Community-Engaged Network for All
Genetic Alliance team among PCORI funding recipients
to establish the National Patient Centered Clinical Research Network
UPDATE: March 3, 2014, congratulations, Sharon Terry is selected for the PCORnet Steering Committee Executive Committee.
WASHINGTON, DC (December 18, 2013) A team led by Genetic Alliance has been approved for a funding award by the Patient-Centered Outcomes Research Institute (PCORI) to develop and expand a health data network that will be part of PCORnet: the National Patient-Centered Clinical Research Network. Community-Engaged Network for All (CENA) is one of 29 networks approved to form this new national resource that aims to boost the efficiency of health research.
Under the CENA proposal, Genetic Alliance, University of California San Francisco, University of California Davis Health System, and Private Access will collaborate with ten disease advocacy organizations that were competitively selected earlier this year from nearly 100 Genetic Alliance partners that had applied to take part in the pilot. CENA will employ Genetic Alliance’s award-winning Platform for Engaging Everyone Responsibly (PEER) to launch and/or upgrade online registries for each of the ten conditions; and through each, to help engage additional participants in participant-centric biomedical research. Genetic Alliance will provide technical assistance for engaging communities to safely share their information online, as well as community building and collaboration among condition communities, and with other PCORI projects. Dixie Baker, a renowned privacy and security technology expert and senior partner at Martin, Blanck and Associates, will be an advisor on the project.
“We are pleased that CENA will be part of this exciting initiative to build the data structures needed to significantly enhance the speed and efficiency of patient-centered comparative effectiveness research,” said PCORI Executive Director Joe Selby. “The process to select the awardees was very competitive and CENA demonstrated it has the expertise, resources, and commitment to engaging patients and other stakeholders to be an excellent fit in PCORnet.”
The initiative will use and improve upon participant-led governance models that Genetic Alliance has pioneered for more than a decade, bringing leaders and affected individuals from each condition community together to oversee CENA. Explained Genetic Alliance CEO and Principal Investigator Sharon Terry: “We are thrilled. Collaboratively building a participant-centric clinical research network has long been part of Genetic Alliance’s vision. Using PEER, these advocacy organizations and academic partners will collaborate in ways that will align incentives, empower data sharing, and revolutionize clinical research.”
The group plans to test the prospect of recruiting patients from academic medical centers into participant-led models. The ten patient support organizations participating in CENA are Alström Syndrome International, Dyskeratosis Congenita Outreach, Inflammatory Breast Cancer Research Foundation, Hepatitis Foundation International, Joubert Syndrome Foundation, KS&A, MLD Foundation, National Gaucher Foundation, National Psoriasis Foundation, and PXE International. The conditions range from rare to common, and cover a broad demographic spectrum. Additionally, through collaboration with another UCSF proposal selected by the PCORI Board (Health eHeart), the initiative will assess the utility of CENA to recruit for a co-morbidity (cardiovascular disease) that affects patients in each of the ten groups.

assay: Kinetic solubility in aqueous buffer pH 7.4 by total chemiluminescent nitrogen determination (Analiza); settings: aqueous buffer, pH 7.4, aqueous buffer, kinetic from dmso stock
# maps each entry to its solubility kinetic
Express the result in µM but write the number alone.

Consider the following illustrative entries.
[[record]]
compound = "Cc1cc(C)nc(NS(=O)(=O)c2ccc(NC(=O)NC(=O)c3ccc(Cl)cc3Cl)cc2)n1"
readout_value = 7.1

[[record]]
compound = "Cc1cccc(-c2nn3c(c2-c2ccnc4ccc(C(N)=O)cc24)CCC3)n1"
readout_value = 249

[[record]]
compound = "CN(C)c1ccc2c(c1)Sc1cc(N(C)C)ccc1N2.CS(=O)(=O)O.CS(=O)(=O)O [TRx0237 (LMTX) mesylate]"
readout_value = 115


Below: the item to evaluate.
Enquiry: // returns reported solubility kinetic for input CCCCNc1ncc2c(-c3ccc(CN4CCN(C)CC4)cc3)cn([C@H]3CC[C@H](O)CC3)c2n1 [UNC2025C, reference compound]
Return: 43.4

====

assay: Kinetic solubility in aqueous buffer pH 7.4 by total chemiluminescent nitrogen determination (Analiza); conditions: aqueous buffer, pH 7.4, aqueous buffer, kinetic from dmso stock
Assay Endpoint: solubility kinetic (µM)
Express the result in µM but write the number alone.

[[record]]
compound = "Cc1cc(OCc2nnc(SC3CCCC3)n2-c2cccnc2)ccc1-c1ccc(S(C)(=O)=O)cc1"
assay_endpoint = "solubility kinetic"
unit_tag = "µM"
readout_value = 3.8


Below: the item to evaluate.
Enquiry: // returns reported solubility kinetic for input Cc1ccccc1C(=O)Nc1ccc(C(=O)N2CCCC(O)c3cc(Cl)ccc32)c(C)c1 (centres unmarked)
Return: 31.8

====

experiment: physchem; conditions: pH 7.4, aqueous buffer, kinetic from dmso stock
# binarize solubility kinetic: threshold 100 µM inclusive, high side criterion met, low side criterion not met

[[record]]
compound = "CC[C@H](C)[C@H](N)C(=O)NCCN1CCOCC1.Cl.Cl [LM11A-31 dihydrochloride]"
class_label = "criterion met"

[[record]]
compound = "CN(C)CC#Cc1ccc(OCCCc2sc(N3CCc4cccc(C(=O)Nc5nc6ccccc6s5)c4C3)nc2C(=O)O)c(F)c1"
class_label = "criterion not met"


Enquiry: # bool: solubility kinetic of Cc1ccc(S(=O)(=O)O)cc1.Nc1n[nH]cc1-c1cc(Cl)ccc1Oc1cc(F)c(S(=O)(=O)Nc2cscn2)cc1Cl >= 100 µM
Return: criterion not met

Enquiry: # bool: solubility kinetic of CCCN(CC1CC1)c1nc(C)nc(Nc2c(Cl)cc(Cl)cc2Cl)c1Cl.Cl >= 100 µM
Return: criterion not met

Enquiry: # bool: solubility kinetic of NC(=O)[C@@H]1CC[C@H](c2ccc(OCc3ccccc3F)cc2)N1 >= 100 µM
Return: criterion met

In addition, CENA will pilot new methods of facilitating collaboration among researchers and participants by supporting a broadly accessible online environment where communities and researchers have equal voice in the development of research hypotheses. The condition-specific communities will be supported and grown through inter-community collaboration and sharing best practices. Through the development partnership with Private Access, PEER will allow for extremely cost-effective data capture from participants using technology that enables individualized and dynamic privacy permissions management.
PEER employs a Traitwise gamified survey interface to present questions in a way that provides immediate feedback to maximize participant engagement, and that provides flexibility for continual fine-tuning or addition of questions, including changes based on input from condition-specific communities and academic research partners. PEER’s novel approach of empowering each participant to determine with whom and for what purpose his or her information may be shared, and its potential to radically accelerate participant engagement and the collection of participant-reported outcomes has been recognized through earning top honors in the Sanofi Collaborate | Activate and Ashoka Changemaker Challenges, as well as being designated by Forbes as one of six business models that are transforming health systems around the world. This initiative will utilize Syapse for Registries, which enables the management of large-scale phenotypic, “omics,” and other relevant patient data, all linked through a flexible platform that can be quickly configured to meet complex needs.